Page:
The elephants pictured here come to the garbage dumping grounds in Ampara in search of food. Unfortunately, this causes them to fall ill and many have died.
Tilaxan Tharmapalan
  • Several of the winning submissions to the UK's Royal Society of Biology photography competition highlighted the damaging impact humans have on wildlife and the environment.
  • The winning photograph of the year is a stark reminder of how man is encroaching into the realm of the elephants.
  • The image, taken by Tilaxan Tharmapalan in Sri Lanka, shows a herd of elephants rummaging for food on a garbage dump near a wildlife sanctuary.
  • The primary threat to elephants in Sri Lanka the loss of forests for human settlement and agriculture. 
  • For more stories, go to www.BusinessInsider.co.za


A photo taken by a Sri Lankan photographer of a elephants scavenging in a huge garbage dump has scooped the top prize at the UK's Royal Society of Biology's photography competition.

The somber image was captured by the RSB Photographer of the year, Tilaxan Tharmapalan.

Elephants had been known to fall ill and die from rummaging and eating plastics and other waste. The authorities have recently banned dumping rubbish near these protected sites.

Several other photographs recognised by the competition judges explored humanity's destructive impact on wildlife and the environment worldwide.

This year's competition theme was "Our Changing World," with the judges looking for images highlighting the dynamic nature of wildlife, sometimes catalyzed by human impact.

The garbage-eating elephants

The elephants pictured here come to garbage dumping grounds in Ampara in search of food. Unfortunately, this causes them to fall ill and many have died. Authorities in Sri Lanka have recently however banned the open dumping of garbage near wildlife sanctuaries.
Tilaxan Tharmapalan

A record number of elephants died in Sri Lanka in 2019, according to the BBC

The majority of the 361 deaths were caused by people despite it being illegal to kill elephants in the country and also carries the death penalty.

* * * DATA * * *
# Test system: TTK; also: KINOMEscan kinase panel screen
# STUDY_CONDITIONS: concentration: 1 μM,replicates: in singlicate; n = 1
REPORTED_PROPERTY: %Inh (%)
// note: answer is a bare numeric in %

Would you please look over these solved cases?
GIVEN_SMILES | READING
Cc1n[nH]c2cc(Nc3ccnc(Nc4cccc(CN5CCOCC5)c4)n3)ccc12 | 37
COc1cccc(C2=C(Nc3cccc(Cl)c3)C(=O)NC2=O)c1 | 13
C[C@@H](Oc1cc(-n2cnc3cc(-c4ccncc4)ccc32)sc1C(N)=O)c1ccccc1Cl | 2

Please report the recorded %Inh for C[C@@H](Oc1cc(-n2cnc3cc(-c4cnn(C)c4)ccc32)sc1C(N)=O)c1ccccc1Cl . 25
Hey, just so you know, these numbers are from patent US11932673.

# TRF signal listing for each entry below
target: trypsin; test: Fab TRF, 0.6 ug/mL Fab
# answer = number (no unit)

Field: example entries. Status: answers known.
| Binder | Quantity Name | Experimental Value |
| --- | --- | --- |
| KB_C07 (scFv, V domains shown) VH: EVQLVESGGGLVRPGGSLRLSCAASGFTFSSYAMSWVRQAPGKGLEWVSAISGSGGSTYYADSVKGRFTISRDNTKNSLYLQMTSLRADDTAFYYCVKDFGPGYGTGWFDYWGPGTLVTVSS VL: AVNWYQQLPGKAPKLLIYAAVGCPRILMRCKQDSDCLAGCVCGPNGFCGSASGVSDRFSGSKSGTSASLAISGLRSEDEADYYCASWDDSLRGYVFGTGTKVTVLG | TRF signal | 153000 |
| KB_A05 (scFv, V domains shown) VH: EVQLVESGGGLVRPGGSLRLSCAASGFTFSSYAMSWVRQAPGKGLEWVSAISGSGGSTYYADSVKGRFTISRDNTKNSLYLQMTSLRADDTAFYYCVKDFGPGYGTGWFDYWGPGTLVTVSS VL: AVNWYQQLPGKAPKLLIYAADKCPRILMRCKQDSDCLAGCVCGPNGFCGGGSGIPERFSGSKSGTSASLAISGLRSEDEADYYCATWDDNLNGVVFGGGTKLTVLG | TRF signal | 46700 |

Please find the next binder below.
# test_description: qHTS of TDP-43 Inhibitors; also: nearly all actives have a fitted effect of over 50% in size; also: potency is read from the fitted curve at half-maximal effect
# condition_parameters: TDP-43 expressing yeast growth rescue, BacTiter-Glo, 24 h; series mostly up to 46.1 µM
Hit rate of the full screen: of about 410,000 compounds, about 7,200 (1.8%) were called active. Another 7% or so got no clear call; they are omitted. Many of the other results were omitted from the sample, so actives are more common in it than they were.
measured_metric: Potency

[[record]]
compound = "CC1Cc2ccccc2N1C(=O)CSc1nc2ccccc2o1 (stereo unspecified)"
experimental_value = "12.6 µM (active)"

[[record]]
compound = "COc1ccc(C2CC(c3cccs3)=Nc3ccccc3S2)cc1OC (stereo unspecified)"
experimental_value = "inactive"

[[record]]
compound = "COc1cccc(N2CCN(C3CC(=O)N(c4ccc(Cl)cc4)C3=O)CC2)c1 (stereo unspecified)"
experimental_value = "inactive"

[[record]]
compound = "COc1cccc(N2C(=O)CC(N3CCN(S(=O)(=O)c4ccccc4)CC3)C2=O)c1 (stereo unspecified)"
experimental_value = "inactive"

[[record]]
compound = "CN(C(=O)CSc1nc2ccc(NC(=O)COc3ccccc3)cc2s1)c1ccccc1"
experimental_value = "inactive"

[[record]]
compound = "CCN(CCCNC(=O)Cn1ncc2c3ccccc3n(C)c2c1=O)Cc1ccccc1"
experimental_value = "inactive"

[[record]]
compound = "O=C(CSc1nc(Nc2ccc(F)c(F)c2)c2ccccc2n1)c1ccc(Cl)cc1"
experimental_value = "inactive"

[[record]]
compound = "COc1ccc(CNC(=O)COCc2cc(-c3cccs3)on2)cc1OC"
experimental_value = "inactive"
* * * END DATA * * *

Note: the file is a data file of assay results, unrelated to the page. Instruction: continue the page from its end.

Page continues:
There are an estimated 7,500 wild elephants left in Sri Lanka and the population has fallen by almost 65% since the turn of the century, according to Mongabay News.

The primary threat is the loss of forests are they are increasingly cleared away to make room for human settlements and expanding agricultural land. 

Sri Lanka accounts for just 2% of Asian's total elephant habitat yet is home to over 10% of the remaining global population, according to New Scientist

The boundary of disaster

Royal Society of Biology Photographer of the Year: runner-up by Roberto Bueno.
Roberto Bueno

The boundary between forest and land stripped of trees for agricultural use in Belize.

This straight line represents the border between nature and humanity, said the judges. Human impact like this can be seen all over the world with ecosystems going through huge, dramatic changes. 

End of a thousand dreams

As extreme weather events are becoming more frequent, it is important to recognize the impact they have not just on humans but also on the rest of nature. Two baby baya weavers pictured here had fallen out of their nest and died following a cyclone.
Saptarshi Gayen

The Young Photographer of the year, highly commended, was Saptarshi Gayen.

He took this photo in Hooghly, West Bengal, India. Two baby baya weaver (Ploceus philippinus) had fallen out of their nest and died following a cyclone, victims of the ever-increasing extreme weather events, linked to climate change.

Ischmeer glacier

In the 1800s', the entire gorge was covered in ice but today the glacier has retreated so much it has resulted in various problems including unstable rock.
Rory Stringer

The Young Photographer of the year, shortlisted, was Rory Stringer.

Ths photo of bare rock, where there was once thick ice, was taken at the Ischmeer glacier, Swiss Alps, and a testament to the impact of global warming.

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